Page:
Braces have achieved very widespread use in the United States. Some teenagers feel that at a time they reach a certain age, they need to have them, because everyone else does.
There are three basic reasons for needing braces or orthodontic treatment:
1) The most obvious one is for appearance's sake. Chiefly in the American culture, crooked front teeth are considered socially unacceptable and braces destined to straighten them.
2) The other is a functional reason. When teeth are not aligned, it can be hard to chew properly. Orthodontic treatment can correct a faulty bite and consequently can treat poor chewing or headaches that can be associated with teeth not meeting together properly.
3) Crooked teeth are hard to clean and they are considerably more prone to gum disease afterward. When teeth are straightened, they can be brushed and flossed easily, they don't trap food effortlessly, thus they are more resistant to gum disease.
When we use the word "braces," we be likely to think of the traditional wire and bracket type. But there are new variations on this traditional technique. One of the popular choices these days is what is called invisible braces. Invisalign makes a system of clear, computer manufactured aligners. They use stylish imaging software that creates a series of clear plastic splints that are really invisible at conversational distance. When you put the aligner in, it is shaped to push your teeth into a slightly new position. Every two weeks you change the aligners and gradually your teeth are moved to the position when they are entirely straight. The Invisalign system doesn't work for every case, but for many people they are a new way to straighten your teeth.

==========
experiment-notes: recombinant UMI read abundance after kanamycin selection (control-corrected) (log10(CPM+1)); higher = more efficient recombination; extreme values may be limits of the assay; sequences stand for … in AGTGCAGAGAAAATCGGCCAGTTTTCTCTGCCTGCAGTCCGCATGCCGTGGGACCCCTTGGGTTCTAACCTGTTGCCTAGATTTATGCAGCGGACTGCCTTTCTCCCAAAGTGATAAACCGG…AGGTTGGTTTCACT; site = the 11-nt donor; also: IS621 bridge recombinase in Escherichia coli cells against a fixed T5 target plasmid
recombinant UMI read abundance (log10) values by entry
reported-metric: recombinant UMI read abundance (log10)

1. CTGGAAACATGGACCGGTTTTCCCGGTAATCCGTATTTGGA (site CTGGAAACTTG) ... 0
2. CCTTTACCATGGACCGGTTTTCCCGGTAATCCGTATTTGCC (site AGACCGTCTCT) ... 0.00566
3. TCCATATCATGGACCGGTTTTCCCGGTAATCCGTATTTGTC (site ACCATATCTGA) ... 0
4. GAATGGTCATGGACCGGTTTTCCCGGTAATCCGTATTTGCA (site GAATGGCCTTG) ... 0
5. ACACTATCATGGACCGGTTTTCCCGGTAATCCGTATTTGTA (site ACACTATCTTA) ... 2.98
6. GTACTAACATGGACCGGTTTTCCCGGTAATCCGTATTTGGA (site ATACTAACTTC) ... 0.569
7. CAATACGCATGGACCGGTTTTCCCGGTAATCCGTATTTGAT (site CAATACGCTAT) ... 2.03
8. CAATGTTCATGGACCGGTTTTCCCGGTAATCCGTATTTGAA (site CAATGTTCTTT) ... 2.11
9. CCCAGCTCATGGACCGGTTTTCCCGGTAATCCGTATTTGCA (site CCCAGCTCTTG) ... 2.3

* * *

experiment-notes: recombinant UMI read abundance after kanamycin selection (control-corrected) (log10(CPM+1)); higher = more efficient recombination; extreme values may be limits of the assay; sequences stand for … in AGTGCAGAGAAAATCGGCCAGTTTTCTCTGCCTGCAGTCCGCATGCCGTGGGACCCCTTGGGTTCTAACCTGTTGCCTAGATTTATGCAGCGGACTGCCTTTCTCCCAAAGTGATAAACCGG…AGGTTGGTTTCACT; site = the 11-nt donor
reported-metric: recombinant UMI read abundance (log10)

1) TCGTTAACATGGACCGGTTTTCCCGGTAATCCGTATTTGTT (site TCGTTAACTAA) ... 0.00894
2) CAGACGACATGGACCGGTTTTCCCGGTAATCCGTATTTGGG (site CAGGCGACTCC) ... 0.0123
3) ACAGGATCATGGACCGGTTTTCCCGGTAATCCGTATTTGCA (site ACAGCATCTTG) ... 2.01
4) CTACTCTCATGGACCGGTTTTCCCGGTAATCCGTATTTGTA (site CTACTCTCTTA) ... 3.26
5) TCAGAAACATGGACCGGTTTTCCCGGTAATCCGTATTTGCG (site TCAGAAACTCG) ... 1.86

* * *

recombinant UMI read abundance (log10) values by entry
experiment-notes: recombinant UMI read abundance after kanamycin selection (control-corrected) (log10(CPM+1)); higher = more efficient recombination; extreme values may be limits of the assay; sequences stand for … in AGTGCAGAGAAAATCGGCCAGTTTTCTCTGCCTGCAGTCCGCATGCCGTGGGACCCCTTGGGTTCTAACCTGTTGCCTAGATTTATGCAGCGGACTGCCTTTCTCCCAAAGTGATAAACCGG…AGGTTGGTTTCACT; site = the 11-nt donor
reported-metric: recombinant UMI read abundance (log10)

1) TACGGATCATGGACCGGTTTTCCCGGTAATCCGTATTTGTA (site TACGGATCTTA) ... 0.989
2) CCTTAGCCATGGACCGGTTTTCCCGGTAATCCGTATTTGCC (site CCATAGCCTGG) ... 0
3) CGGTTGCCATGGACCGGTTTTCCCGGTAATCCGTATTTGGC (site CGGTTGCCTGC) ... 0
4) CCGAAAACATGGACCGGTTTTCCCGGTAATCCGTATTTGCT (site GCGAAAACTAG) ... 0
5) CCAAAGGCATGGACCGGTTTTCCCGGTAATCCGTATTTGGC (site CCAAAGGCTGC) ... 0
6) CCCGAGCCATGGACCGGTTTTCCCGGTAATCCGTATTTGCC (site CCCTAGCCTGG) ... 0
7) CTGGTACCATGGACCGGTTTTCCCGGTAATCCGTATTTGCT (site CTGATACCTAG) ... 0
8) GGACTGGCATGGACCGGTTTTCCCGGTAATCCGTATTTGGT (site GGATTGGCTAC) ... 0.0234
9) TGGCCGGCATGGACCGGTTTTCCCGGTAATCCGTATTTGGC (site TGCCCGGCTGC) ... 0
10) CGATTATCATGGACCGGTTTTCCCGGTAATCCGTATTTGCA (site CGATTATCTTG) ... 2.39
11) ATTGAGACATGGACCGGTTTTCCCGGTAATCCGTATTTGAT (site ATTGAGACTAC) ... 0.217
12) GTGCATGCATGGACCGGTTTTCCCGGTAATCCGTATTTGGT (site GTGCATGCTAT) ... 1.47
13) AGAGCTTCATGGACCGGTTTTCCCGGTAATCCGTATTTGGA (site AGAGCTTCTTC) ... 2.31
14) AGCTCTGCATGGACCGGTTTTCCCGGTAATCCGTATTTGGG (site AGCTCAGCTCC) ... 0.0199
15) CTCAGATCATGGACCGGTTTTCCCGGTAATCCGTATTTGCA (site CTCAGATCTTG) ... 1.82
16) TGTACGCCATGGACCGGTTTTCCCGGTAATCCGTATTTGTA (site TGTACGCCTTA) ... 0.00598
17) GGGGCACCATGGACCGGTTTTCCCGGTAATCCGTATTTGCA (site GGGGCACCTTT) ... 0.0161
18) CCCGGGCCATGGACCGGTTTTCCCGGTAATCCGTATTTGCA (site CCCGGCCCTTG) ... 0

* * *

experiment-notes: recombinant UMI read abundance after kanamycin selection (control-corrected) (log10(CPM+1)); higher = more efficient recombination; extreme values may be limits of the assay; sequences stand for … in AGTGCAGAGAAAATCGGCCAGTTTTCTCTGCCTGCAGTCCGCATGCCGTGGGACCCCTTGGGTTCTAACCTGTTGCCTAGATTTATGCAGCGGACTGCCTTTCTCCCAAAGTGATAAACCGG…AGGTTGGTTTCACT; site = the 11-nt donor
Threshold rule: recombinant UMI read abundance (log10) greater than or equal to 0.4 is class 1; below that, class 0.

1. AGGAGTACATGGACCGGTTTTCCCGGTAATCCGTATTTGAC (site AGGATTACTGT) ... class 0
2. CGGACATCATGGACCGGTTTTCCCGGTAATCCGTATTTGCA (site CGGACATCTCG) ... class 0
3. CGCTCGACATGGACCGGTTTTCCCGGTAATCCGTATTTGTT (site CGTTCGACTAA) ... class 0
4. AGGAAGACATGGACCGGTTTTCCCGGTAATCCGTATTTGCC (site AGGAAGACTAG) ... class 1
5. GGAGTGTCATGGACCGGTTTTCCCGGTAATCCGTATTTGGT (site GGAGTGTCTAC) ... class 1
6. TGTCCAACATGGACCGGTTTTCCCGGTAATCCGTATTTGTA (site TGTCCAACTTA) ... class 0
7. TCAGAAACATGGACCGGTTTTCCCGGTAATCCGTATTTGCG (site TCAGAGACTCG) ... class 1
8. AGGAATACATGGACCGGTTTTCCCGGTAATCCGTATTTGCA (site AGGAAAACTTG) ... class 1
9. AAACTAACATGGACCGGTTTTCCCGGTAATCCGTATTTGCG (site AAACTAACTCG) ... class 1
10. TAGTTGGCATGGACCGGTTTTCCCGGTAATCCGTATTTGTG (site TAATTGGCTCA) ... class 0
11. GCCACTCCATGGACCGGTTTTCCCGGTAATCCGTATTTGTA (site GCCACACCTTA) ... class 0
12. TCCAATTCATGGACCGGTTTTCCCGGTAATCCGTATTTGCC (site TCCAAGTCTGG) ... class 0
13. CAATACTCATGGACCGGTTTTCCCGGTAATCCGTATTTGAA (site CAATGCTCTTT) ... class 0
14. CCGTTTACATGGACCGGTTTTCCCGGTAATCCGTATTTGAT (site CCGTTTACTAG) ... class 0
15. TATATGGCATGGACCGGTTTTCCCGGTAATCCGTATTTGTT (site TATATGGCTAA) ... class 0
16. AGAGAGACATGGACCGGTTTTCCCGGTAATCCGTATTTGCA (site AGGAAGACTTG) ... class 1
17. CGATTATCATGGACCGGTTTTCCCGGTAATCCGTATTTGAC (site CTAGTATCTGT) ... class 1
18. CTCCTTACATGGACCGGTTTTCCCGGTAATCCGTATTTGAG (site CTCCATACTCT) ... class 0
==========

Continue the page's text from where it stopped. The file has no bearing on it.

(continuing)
There are also lingual braces that are worn on the inner segment of the teeth. These are very uncomfortable and irritating to the tongue, but they are completely invisible to others.
When you are wearing braces, it is particularly important to keep your teeth clean. If you don't, a number of serious problems can develop. They attract food particles which can promote serious tooth decay around the brackets. The rotting food particles can also produce white or brown spots that will be unattractive blotches on your teeth when you finished with orthodontic treatment. When these food particles decompose they can provoke bad breath as well.
When your teeth are straightened with braces, their new straight position needs to be maintained, often with what are called retainers. Later in life your teeth can go crooked again because of adult tooth movement.